Should you give your baby fish to eat? New research implies the answer is yes! In a recent study published in the British Medical Journal, it was found that feeding as little as one portion of fish to babies less than 9 months may cut the risk of eczema by almost 25%. Eczema is a chronic skin condition affecting 10-15% of children and is related to other allergic (atopic) conditions like asthma, hay fever and food allergies. The study was done at the University of Sweden and involved about 5,000 infants.
What type of fish? It didn't matter--however --fatty fish like salmon, add brain building fat (DHA) that babies may not be getting enough of.
What About Allergies?
In the past, the standard recommendation was to delay introducing potentially allergenic foods like dairy, nuts, and fish way past 1 year. However, that advice recently changed. From the summary portion of the latest American Academy of article about this topic:
Effects of Early Nutritional Interventions on the Development of Atopic Disease
in Infants and Children: The Role of Maternal Dietary Restriction,
Breastfeeding, Timing of Introduction of Complementary Foods, and Hydrolyzed
Formulas by Frank R. Greer, MD, Scott H. Sicherer, MD, A. Wesley Burks, MD, and the Committee on Nutrition and Section on Allergy and Immunology.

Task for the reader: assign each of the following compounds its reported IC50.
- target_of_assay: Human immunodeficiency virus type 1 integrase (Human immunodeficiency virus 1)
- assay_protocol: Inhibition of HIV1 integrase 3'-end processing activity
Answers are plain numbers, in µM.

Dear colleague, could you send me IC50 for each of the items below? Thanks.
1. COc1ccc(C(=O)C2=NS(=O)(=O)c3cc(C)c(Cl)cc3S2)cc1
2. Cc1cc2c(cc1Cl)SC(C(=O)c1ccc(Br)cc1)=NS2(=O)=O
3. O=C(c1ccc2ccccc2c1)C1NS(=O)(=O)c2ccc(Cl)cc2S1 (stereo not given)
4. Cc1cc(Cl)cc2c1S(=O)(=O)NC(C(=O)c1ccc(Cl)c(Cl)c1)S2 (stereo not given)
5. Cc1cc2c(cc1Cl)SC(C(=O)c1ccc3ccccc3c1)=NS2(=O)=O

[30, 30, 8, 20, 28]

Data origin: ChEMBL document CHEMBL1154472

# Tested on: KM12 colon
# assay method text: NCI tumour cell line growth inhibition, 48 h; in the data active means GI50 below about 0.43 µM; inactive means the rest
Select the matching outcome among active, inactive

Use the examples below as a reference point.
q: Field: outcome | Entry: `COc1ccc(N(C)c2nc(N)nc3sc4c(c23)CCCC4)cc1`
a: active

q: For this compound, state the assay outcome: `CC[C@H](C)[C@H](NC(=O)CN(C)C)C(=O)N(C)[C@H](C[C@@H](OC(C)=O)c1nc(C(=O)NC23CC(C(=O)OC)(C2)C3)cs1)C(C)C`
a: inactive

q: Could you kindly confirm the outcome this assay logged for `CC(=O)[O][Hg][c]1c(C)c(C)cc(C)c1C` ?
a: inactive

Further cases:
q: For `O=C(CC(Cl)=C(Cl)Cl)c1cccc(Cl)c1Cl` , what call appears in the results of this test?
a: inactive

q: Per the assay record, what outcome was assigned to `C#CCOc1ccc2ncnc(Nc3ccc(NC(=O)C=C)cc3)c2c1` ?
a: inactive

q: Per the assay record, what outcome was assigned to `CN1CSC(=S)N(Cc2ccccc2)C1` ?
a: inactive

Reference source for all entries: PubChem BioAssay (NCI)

PEDIATRICS Volume 121, Number 1, January 2008
"Although solid foods should not be introduced before
4 to 6 months of age,there is no current convincing
evidence that delaying their introduction beyond this
period has a significant protective effect on the development
of atopic disease regardless of whether infants
are fed cow milk protein formula or human
milk. This includes delaying the introduction of foods
that are considered to be highly allergic, such as fish,
eggs, and foods containing peanut protein."
In a nutshell, the article summarizes that EXCLUSIVE BREASTFEEDING for at least 3-4 months does reduce the incidence of some atopic diseases. Research proves once again that breast milk is the ultimate Super Food!